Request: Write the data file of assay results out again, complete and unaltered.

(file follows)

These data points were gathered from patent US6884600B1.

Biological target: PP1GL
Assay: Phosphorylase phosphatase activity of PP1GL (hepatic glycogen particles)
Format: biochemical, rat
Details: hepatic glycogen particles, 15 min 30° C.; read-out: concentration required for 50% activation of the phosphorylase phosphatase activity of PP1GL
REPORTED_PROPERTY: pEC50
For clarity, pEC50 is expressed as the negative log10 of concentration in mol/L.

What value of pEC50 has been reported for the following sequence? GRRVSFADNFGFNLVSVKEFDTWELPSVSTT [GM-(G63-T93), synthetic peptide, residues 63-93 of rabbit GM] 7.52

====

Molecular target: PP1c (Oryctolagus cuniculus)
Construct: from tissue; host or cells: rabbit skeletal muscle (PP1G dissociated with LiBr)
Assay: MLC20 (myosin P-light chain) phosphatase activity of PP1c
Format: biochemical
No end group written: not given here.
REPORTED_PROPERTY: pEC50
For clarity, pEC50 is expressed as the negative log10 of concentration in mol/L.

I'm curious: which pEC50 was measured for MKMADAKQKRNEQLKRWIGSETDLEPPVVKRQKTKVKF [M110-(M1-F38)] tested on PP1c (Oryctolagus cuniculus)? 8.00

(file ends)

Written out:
These data points were gathered from patent US6884600B1.

Biological target: PP1GL
Assay: Phosphorylase phosphatase activity of PP1GL (hepatic glycogen particles)
Format: biochemical, rat
Details: hepatic glycogen particles, 15 min 30° C.; read-out: concentration required for 50% activation of the phosphorylase phosphatase activity of PP1GL
REPORTED_PROPERTY: pEC50
For clarity, pEC50 is expressed as the negative log10 of concentration in mol/L.

What value of pEC50 has been reported for the following sequence? GRRVSFADNFGFNLVSVKEFDTWELPSVSTT [GM-(G63-T93), synthetic peptide, residues 63-93 of rabbit GM] 7.52

====

Molecular target: PP1c (Oryctolagus cuniculus)
Construct: from tissue; host or cells: rabbit skeletal muscle (PP1G dissociated with LiBr)
Assay: MLC20 (myosin P-light chain) phosphatase activity of PP1c
Format: biochemical
No end group written: not given here.
REPORTED_PROPERTY: pEC50
For clarity, pEC50 is expressed as the negative log10 of concentration in mol/L.

I'm curious: which pEC50 was measured for MKMADAKQKRNEQLKRWIGSETDLEPPVVKRQKTKVKF [M110-(M1-F38)] tested on PP1c (Oryctolagus cuniculus)? 8.00